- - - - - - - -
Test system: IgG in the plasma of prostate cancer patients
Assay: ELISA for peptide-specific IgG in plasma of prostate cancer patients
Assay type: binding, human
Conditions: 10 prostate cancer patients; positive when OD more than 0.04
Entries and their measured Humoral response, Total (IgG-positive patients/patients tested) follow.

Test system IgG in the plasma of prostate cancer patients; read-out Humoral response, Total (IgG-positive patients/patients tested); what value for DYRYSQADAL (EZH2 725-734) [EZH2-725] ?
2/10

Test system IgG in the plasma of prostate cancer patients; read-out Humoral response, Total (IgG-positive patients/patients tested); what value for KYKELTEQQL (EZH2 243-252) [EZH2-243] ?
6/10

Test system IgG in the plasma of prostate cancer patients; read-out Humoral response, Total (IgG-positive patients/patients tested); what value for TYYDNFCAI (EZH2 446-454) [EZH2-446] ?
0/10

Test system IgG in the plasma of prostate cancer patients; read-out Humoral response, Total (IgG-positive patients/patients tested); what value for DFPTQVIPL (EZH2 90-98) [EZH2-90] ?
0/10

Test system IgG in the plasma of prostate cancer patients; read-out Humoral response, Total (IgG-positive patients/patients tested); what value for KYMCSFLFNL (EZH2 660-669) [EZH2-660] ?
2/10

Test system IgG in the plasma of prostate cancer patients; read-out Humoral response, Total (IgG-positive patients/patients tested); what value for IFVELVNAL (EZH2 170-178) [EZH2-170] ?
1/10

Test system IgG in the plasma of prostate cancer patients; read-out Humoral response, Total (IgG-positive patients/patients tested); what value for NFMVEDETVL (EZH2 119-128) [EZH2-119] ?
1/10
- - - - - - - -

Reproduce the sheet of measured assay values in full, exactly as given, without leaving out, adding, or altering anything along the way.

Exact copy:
Test system: IgG in the plasma of prostate cancer patients
Assay: ELISA for peptide-specific IgG in plasma of prostate cancer patients
Assay type: binding, human
Conditions: 10 prostate cancer patients; positive when OD more than 0.04
Entries and their measured Humoral response, Total (IgG-positive patients/patients tested) follow.

Test system IgG in the plasma of prostate cancer patients; read-out Humoral response, Total (IgG-positive patients/patients tested); what value for DYRYSQADAL (EZH2 725-734) [EZH2-725] ?
2/10

Test system IgG in the plasma of prostate cancer patients; read-out Humoral response, Total (IgG-positive patients/patients tested); what value for KYKELTEQQL (EZH2 243-252) [EZH2-243] ?
6/10

Test system IgG in the plasma of prostate cancer patients; read-out Humoral response, Total (IgG-positive patients/patients tested); what value for TYYDNFCAI (EZH2 446-454) [EZH2-446] ?
0/10

Test system IgG in the plasma of prostate cancer patients; read-out Humoral response, Total (IgG-positive patients/patients tested); what value for DFPTQVIPL (EZH2 90-98) [EZH2-90] ?
0/10

Test system IgG in the plasma of prostate cancer patients; read-out Humoral response, Total (IgG-positive patients/patients tested); what value for KYMCSFLFNL (EZH2 660-669) [EZH2-660] ?
2/10

Test system IgG in the plasma of prostate cancer patients; read-out Humoral response, Total (IgG-positive patients/patients tested); what value for IFVELVNAL (EZH2 170-178) [EZH2-170] ?
1/10

Test system IgG in the plasma of prostate cancer patients; read-out Humoral response, Total (IgG-positive patients/patients tested); what value for NFMVEDETVL (EZH2 119-128) [EZH2-119] ?
1/10